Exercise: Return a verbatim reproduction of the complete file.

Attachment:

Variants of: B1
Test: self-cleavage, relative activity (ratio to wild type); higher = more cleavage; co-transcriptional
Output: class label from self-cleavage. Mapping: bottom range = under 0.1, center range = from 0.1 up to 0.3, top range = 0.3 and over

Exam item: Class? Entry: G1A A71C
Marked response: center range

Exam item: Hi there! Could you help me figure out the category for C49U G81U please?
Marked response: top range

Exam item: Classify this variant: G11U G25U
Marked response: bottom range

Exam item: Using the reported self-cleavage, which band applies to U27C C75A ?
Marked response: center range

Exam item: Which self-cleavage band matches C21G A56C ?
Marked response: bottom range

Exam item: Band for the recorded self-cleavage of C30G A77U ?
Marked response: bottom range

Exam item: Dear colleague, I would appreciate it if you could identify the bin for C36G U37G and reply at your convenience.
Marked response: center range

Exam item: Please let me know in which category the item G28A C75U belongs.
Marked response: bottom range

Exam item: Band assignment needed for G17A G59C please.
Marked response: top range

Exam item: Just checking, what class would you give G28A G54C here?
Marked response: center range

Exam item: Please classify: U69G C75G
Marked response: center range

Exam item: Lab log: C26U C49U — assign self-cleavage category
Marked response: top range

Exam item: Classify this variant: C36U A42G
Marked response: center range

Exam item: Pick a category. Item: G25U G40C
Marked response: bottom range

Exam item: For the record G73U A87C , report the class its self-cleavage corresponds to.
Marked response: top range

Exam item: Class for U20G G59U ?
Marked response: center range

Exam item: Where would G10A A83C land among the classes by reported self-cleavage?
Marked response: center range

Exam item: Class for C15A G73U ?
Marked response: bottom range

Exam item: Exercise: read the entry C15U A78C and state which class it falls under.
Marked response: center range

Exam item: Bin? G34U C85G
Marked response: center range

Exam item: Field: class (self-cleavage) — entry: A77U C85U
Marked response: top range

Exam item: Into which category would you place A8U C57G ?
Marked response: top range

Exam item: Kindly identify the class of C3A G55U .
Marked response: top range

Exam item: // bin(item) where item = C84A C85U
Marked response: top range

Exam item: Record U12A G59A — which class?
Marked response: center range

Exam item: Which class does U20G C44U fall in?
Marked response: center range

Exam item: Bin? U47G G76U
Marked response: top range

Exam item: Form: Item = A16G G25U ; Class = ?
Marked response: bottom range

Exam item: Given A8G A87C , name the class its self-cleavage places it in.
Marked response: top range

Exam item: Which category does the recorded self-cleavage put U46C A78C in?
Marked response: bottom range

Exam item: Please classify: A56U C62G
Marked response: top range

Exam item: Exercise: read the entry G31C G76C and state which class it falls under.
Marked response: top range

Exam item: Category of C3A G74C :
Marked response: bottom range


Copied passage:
Variants of: B1
Test: self-cleavage, relative activity (ratio to wild type); higher = more cleavage; co-transcriptional
Output: class label from self-cleavage. Mapping: bottom range = under 0.1, center range = from 0.1 up to 0.3, top range = 0.3 and over

Exam item: Class? Entry: G1A A71C
Marked response: center range

Exam item: Hi there! Could you help me figure out the category for C49U G81U please?
Marked response: top range

Exam item: Classify this variant: G11U G25U
Marked response: bottom range

Exam item: Using the reported self-cleavage, which band applies to U27C C75A ?
Marked response: center range

Exam item: Which self-cleavage band matches C21G A56C ?
Marked response: bottom range

Exam item: Band for the recorded self-cleavage of C30G A77U ?
Marked response: bottom range

Exam item: Dear colleague, I would appreciate it if you could identify the bin for C36G U37G and reply at your convenience.
Marked response: center range

Exam item: Please let me know in which category the item G28A C75U belongs.
Marked response: bottom range

Exam item: Band assignment needed for G17A G59C please.
Marked response: top range

Exam item: Just checking, what class would you give G28A G54C here?
Marked response: center range

Exam item: Please classify: U69G C75G
Marked response: center range

Exam item: Lab log: C26U C49U — assign self-cleavage category
Marked response: top range

Exam item: Classify this variant: C36U A42G
Marked response: center range

Exam item: Pick a category. Item: G25U G40C
Marked response: bottom range

Exam item: For the record G73U A87C , report the class its self-cleavage corresponds to.
Marked response: top range

Exam item: Class for U20G G59U ?
Marked response: center range

Exam item: Where would G10A A83C land among the classes by reported self-cleavage?
Marked response: center range

Exam item: Class for C15A G73U ?
Marked response: bottom range

Exam item: Exercise: read the entry C15U A78C and state which class it falls under.
Marked response: center range

Exam item: Bin? G34U C85G
Marked response: center range

Exam item: Field: class (self-cleavage) — entry: A77U C85U
Marked response: top range

Exam item: Into which category would you place A8U C57G ?
Marked response: top range

Exam item: Kindly identify the class of C3A G55U .
Marked response: top range

Exam item: // bin(item) where item = C84A C85U
Marked response: top range

Exam item: Record U12A G59A — which class?
Marked response: center range

Exam item: Which class does U20G C44U fall in?
Marked response: center range

Exam item: Bin? U47G G76U
Marked response: top range

Exam item: Form: Item = A16G G25U ; Class = ?
Marked response: bottom range

Exam item: Given A8G A87C , name the class its self-cleavage places it in.
Marked response: top range

Exam item: Which category does the recorded self-cleavage put U46C A78C in?
Marked response: bottom range

Exam item: Please classify: A56U C62G
Marked response: top range

Exam item: Exercise: read the entry G31C G76C and state which class it falls under.
Marked response: top range

Exam item: Category of C3A G74C :
Marked response: bottom range